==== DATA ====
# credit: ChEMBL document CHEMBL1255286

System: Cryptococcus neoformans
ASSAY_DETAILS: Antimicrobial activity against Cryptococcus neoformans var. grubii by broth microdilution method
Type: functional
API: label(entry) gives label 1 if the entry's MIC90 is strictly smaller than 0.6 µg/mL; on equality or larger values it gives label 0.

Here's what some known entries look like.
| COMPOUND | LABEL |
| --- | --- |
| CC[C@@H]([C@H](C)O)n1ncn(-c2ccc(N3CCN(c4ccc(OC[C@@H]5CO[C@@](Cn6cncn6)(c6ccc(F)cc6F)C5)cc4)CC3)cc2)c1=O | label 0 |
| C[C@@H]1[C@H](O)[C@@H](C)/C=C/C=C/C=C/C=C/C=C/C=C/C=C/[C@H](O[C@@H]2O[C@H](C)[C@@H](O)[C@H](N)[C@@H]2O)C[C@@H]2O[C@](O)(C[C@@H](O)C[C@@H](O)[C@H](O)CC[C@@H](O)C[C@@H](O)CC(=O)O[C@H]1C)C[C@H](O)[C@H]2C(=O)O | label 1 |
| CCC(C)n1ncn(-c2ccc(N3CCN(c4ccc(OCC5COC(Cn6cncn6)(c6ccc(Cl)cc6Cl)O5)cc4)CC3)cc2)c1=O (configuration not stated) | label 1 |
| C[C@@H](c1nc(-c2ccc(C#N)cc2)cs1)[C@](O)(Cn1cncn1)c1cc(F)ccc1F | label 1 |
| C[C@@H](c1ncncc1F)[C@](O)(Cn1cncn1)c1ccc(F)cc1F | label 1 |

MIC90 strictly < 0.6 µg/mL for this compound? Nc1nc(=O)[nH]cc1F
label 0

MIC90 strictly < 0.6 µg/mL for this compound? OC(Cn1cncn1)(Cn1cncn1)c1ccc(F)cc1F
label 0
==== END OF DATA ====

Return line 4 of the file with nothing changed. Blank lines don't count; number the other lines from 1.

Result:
Type: functional